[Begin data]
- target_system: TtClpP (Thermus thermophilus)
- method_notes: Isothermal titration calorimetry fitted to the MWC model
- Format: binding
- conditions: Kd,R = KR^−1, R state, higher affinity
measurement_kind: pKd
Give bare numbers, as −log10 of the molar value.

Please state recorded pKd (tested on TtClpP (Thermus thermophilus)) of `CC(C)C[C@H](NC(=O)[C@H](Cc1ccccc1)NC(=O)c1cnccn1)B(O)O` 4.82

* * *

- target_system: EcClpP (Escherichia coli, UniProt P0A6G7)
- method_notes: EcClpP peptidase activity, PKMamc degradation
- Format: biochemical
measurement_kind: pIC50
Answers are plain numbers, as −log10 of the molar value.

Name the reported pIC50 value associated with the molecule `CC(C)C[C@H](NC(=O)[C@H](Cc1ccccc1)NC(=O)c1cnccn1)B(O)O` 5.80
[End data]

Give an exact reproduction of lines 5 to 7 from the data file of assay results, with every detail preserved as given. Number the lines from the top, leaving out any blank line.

measurement_kind: pKd
Give bare numbers, as −log10 of the molar value.

Please state recorded pKd (tested on TtClpP (Thermus thermophilus)) of `CC(C)C[C@H](NC(=O)[C@H](Cc1ccccc1)NC(=O)c1cnccn1)B(O)O` 4.82